From April 1 to May 31, the registration price for the Rothman Institute 8K will be $25. The price of registration for the Kids Fun Run will be $15 from April 1 to November 21.

*Additional pricing information and promotions will be available on the GORE-TEX® Philadelphia Marathon website,www.philadelphiamarathon.com, at a later date.

GORE-TEX® Philadelphia Marathon Race Weekend attracts more than 30,000 runners, 60,000 spectators, and 3,000 volunteers.  Race Weekend features the GORE-TEX® Philadelphia Marathon and Half Marathon on Sunday, November 22; the Rothman Institute 8K and Kids Fun Run on Saturday, November 21; and a free two-day Health & Fitness Expo on Friday, November 20 and Saturday, November 21. Race participants pass many of Philadelphia's famous attractions on the swift and scenic USATF-certified course, which is a Boston qualifier. Take the first step to experiencing 26.2 miles of fun, beauty, history and excitement by visiting www.philadelphiamarathon.com. Be sure to connect with us on Facebook (facebook.com/philadelphiamarathon), Twitter (@philly_marathon) and Instagram (@philly_marathon) to stay up to date with the latest GORE-TEX® Philadelphia Marathon news.

Tuesday, March 31, 2015

Pennsylvania: Not Really Better Than Indiana

Before we get too angry about the new "religious freedom" law in Indiana, let's remember that in Pennsylvania gays and lesbians are not protected groups under Pennsylvania's discrimination laws.  Gays and lesbians can now legally marry in Pennsylvania but it is still legal to fire someone just for being gay or lesbian.  Given that, we can't feel very superior to our neighbors to the west (not directly to the west but in a westerly direction).

Some Thoughts on The Gallery


On average three days a week for the past 20 years I have walked through the Gallery, as one of the estimated 13,000 commuters who use Market East / Jefferson Station.  It’s a quick and easy way to get from the train station to the next point of my journey.  I have been reading the articles in the paper about the future of the Gallery, which has been slowly closing stores and clearing out the kiosks.  Without the ambient lighting from the stores and kiosks the walkways are fairly dark and dreary now.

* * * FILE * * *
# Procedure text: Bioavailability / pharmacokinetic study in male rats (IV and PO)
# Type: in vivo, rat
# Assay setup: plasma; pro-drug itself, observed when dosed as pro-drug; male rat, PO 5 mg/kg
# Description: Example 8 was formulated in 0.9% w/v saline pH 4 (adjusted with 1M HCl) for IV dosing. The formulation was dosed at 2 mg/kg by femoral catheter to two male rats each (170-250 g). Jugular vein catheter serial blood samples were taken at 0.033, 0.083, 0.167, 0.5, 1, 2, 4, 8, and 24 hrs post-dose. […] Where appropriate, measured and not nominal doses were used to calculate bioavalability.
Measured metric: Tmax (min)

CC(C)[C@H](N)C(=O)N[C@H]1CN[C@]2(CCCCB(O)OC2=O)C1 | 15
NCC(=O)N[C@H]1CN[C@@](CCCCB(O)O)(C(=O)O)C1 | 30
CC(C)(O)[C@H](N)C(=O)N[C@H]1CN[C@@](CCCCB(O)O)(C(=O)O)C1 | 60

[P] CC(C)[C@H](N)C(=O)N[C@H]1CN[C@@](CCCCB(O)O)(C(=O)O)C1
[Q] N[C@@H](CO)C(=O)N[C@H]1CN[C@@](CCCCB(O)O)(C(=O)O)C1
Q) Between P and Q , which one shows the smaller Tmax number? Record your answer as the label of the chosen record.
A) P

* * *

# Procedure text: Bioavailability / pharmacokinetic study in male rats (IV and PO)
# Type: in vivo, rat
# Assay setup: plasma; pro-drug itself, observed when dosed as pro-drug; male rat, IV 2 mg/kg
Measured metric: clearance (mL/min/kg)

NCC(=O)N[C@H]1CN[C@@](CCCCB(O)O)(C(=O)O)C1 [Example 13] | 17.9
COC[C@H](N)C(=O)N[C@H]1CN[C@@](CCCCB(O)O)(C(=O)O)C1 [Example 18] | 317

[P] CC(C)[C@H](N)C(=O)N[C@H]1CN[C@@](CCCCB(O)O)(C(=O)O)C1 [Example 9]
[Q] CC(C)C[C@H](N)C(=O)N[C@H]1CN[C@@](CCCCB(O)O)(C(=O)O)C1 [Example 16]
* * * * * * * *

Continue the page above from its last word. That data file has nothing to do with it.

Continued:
I’ve gone through several stages of thought since the news broke that the Gallery would be closing.  At first I was concerned about public safety – after all, you can’t move 13,000 people from the underground walkway to the city streets unless you widen the sidewalks.  There just wouldn’t be room.  But then the number of people in the Gallery started to decrease.  These days the former streams of people walking through has slowed to a trickle.  There is room enough now for people to charge up their cell phones at the outlets along the wall.  In busier times there wouldn’t have been space for them to do that.  Either there are more high school students loitering around or they are easier to see now that there are fewer commuters there.  The train people I know well enough to ask tell me they have found other ways to get from Jefferson Station to wherever they go next.  They are unlikely to return.

Just the loss of the stores has taken a toll.  For me personally, the Gallery was the second most frequent place I shopped.  I bought something there once or twice a week.  The grocery store is the only place I spend money more frequently.  Granted some of my Gallery purchases were just snacks or cards but others were expensive (clothes, shoes, books, gifts, etc.).  I remember when there was a CVS along the way.  It often opened up early enough to catch the morning commuting crowd and I took advantage of that.   Several of the merchants saved me from disaster – a fruit tray for a work party when I left the one I intended to bring at home, flowers for a new colleague, gifts for the holiday toy drive, safety pins when a wardrobe disaster happened, and so on.  I will miss this quick fix to daily problems, and the convenience of being able to shop going to and from work.